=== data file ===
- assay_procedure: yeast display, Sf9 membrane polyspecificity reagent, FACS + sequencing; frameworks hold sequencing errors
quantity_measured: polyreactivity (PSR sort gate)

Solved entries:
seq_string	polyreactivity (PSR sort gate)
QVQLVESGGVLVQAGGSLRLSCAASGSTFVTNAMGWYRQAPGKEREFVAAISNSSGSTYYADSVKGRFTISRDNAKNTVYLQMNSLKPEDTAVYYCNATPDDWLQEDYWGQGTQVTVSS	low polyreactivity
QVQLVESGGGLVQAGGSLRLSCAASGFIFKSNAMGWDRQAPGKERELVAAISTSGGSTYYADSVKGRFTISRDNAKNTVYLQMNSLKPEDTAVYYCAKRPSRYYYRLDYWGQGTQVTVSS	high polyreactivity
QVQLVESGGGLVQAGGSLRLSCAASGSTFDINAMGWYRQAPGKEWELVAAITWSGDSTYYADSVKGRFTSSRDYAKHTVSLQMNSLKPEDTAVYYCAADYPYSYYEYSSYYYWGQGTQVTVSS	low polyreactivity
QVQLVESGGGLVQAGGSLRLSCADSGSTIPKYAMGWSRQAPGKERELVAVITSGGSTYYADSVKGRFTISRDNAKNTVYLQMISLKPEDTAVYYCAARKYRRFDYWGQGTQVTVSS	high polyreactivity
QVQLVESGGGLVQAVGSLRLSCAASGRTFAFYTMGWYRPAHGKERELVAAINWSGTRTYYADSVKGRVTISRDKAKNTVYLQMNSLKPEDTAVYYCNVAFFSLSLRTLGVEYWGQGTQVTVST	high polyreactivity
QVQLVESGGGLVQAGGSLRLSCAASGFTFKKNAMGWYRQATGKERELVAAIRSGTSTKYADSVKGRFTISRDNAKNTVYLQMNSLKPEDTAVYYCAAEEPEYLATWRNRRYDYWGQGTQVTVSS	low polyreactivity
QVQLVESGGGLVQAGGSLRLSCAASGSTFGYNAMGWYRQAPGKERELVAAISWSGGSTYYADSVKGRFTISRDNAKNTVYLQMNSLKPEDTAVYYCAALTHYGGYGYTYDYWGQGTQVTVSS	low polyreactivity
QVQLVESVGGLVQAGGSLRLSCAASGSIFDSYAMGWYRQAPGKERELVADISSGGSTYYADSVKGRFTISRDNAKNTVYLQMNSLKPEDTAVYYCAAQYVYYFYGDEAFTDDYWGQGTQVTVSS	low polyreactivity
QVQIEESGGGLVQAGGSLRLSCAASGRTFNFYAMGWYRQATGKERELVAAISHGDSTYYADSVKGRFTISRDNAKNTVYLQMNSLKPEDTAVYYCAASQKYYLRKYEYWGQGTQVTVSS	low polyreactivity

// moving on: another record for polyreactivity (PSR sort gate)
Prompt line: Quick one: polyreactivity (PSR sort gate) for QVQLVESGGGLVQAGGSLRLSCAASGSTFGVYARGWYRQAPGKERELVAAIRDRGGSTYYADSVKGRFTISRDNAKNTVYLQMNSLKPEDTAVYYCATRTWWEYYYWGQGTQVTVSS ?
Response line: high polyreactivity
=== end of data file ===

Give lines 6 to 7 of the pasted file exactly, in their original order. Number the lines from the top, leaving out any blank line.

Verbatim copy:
QVQLVESGGGLVQAGGSLRLSCAASGFIFKSNAMGWDRQAPGKERELVAAISTSGGSTYYADSVKGRFTISRDNAKNTVYLQMNSLKPEDTAVYYCAKRPSRYYYRLDYWGQGTQVTVSS	high polyreactivity
QVQLVESGGGLVQAGGSLRLSCAASGSTFDINAMGWYRQAPGKEWELVAAITWSGDSTYYADSVKGRFTSSRDYAKHTVSLQMNSLKPEDTAVYYCAADYPYSYYEYSSYYYWGQGTQVTVSS	low polyreactivity